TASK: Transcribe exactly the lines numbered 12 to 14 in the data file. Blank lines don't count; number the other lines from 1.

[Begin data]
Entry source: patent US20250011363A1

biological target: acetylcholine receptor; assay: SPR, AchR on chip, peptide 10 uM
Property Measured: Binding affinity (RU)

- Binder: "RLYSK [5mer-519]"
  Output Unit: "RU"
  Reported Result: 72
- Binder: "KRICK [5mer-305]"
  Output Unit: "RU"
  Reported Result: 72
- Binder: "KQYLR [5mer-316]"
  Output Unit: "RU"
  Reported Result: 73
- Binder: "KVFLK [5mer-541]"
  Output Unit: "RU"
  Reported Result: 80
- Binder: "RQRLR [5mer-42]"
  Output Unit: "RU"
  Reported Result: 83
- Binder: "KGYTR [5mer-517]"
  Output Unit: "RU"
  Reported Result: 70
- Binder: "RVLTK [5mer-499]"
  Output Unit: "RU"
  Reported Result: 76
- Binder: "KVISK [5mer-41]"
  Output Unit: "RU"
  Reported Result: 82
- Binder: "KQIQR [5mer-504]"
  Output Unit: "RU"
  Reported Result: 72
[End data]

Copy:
  Reported Result: 73
- Binder: "KVFLK [5mer-541]"
  Output Unit: "RU"